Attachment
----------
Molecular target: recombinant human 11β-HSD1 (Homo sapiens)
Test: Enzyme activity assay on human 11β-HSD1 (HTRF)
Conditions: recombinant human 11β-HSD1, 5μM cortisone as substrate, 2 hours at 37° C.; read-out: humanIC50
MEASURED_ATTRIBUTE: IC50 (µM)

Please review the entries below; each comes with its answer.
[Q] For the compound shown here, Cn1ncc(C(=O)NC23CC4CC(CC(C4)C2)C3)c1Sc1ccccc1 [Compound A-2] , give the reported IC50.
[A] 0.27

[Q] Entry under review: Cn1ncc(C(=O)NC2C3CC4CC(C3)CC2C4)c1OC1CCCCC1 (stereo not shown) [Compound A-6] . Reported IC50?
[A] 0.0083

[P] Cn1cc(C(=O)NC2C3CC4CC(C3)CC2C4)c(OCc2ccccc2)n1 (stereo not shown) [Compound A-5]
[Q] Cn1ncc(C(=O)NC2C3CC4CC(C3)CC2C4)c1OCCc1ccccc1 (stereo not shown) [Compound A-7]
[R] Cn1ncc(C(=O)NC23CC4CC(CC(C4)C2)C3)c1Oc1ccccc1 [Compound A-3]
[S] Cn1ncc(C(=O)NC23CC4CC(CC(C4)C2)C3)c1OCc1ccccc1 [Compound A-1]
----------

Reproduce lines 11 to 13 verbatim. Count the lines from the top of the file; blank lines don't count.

[Q] Cn1ncc(C(=O)NC2C3CC4CC(C3)CC2C4)c1OCCc1ccccc1 (stereo not shown) [Compound A-7]
[R] Cn1ncc(C(=O)NC23CC4CC(CC(C4)C2)C3)c1Oc1ccccc1 [Compound A-3]
[S] Cn1ncc(C(=O)NC23CC4CC(CC(C4)C2)C3)c1OCc1ccccc1 [Compound A-1]